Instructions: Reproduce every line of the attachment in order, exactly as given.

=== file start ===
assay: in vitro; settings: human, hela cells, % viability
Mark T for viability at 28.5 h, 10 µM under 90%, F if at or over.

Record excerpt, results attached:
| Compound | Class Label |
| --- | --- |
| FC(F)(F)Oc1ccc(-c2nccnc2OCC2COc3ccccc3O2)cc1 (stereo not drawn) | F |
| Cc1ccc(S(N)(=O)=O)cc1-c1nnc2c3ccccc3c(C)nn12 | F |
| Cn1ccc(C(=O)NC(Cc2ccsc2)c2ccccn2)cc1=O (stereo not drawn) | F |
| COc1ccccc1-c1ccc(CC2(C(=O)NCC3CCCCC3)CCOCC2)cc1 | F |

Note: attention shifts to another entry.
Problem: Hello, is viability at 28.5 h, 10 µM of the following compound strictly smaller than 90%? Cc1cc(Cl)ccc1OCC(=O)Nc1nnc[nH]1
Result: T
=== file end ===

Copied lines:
assay: in vitro; settings: human, hela cells, % viability
Mark T for viability at 28.5 h, 10 µM under 90%, F if at or over.

Record excerpt, results attached:
| Compound | Class Label |
| --- | --- |
| FC(F)(F)Oc1ccc(-c2nccnc2OCC2COc3ccccc3O2)cc1 (stereo not drawn) | F |
| Cc1ccc(S(N)(=O)=O)cc1-c1nnc2c3ccccc3c(C)nn12 | F |
| Cn1ccc(C(=O)NC(Cc2ccsc2)c2ccccn2)cc1=O (stereo not drawn) | F |
| COc1ccccc1-c1ccc(CC2(C(=O)NCC3CCCCC3)CCOCC2)cc1 | F |

Note: attention shifts to another entry.
Problem: Hello, is viability at 28.5 h, 10 µM of the following compound strictly smaller than 90%? Cc1cc(Cl)ccc1OCC(=O)Nc1nnc[nH]1
Result: T